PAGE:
An Interview with Silvia Cheng
Fourth-year social studies teacher and first-time conference attendee
March 15, 2017
Email Interview with Silvia Cheng
Silvia Cheng is a Rosemead High School, fourth-year, social studies teacher. She teaches five periods of Modern World History and in March of 2017 attended her first-ever California Council of Social Studies (CCSS) teachers conference.
If you were called upon by your principal to describe this year’s CCSS conference, what would you say?
This year’s CCSS conference was a three-day event designed to provide California social studies teachers with high quality professional development. The conference attracted nearly 500 (K-12) history, government, and economics teachers from throughout state and consisted of several key-note speakers, dozens of high-quality break-out sessions, and a small handful of teacher training workshops. The conference was held in Sacramento at a Hilton Hotel.
Chronologically, take us through your experience.
When I arrived in Sacramento on Thursday night, the first thing I did was to go to the hotel, where the conference was scheduled to take place.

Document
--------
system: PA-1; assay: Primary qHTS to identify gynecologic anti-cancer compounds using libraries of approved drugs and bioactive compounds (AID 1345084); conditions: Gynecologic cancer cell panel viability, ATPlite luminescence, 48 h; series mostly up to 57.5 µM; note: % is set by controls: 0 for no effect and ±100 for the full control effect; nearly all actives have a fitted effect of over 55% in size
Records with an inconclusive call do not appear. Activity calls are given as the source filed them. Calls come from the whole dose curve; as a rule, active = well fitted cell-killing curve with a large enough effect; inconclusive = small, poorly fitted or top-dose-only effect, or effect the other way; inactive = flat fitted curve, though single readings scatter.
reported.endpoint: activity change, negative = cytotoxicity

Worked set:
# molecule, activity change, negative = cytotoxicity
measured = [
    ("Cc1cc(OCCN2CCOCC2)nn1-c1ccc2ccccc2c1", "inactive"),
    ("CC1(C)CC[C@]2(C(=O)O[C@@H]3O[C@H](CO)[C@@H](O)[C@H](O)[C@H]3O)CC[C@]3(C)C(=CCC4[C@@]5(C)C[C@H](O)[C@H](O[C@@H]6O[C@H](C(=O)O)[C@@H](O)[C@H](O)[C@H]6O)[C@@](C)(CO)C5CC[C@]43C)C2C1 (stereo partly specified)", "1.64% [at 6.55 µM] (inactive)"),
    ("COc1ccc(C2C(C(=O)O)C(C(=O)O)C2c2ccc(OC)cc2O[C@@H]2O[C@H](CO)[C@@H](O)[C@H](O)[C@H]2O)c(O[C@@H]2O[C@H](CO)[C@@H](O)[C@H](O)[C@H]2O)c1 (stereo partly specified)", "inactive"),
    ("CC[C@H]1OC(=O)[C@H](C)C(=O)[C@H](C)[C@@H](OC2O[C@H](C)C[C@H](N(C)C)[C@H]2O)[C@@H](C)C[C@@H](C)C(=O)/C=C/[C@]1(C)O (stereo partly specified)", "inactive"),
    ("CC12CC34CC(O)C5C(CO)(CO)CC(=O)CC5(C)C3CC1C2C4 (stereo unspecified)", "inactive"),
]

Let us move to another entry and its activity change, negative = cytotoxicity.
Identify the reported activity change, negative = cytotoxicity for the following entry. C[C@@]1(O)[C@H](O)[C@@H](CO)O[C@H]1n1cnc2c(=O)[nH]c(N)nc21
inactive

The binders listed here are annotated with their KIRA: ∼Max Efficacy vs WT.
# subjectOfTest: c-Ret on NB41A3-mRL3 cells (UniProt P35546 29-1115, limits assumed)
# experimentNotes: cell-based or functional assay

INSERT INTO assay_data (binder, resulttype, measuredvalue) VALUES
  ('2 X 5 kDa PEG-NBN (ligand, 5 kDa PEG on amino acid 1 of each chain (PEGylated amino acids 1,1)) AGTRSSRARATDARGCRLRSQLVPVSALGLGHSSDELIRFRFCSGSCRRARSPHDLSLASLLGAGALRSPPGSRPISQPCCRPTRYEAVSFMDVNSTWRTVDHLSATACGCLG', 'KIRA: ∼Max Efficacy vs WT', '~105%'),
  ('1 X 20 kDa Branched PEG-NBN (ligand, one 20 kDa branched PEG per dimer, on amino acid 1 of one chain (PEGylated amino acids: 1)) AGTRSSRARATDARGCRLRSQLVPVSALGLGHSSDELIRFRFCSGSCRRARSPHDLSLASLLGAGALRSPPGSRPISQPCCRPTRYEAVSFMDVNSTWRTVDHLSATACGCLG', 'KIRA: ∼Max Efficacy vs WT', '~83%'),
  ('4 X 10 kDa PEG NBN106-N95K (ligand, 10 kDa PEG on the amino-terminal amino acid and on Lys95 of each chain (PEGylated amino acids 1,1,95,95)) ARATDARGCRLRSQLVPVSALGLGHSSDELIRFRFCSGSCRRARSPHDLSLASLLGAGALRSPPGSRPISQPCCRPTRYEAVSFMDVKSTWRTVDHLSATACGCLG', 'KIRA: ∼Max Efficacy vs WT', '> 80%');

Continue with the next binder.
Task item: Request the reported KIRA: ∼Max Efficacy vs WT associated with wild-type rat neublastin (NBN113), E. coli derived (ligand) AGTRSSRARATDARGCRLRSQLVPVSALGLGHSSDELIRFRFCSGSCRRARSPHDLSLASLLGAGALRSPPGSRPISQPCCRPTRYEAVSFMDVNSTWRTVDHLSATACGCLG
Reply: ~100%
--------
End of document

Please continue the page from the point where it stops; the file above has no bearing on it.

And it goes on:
Immediately after checking in, I went to the conference registration booth and received a conference program, conference identification badge, and conference tote bag, with the tote bag containing a number of free promotional items.
The conference program was the key to navigating the entire conference. I carried it with me at all times and repeatedly referenced it to ensure that I maximized all opportunities. What a wonderful document that was! Really well put together.
Then on Friday morning, I attended the First-Timer’s Event, where I received an introduction to the conference, insider tips on heightening my conference experience, and even more giveaways!
From that day forward, I did two things. One, I tried to attend as many break-out sessions as possible, and two, I tried to stay away from the key-note speakers and teacher training workshops.
It’s not that I didn’t have an interest in these speakers and workshops — it’s just that I wanted to maximize the variety of breakout sessions that I could attend.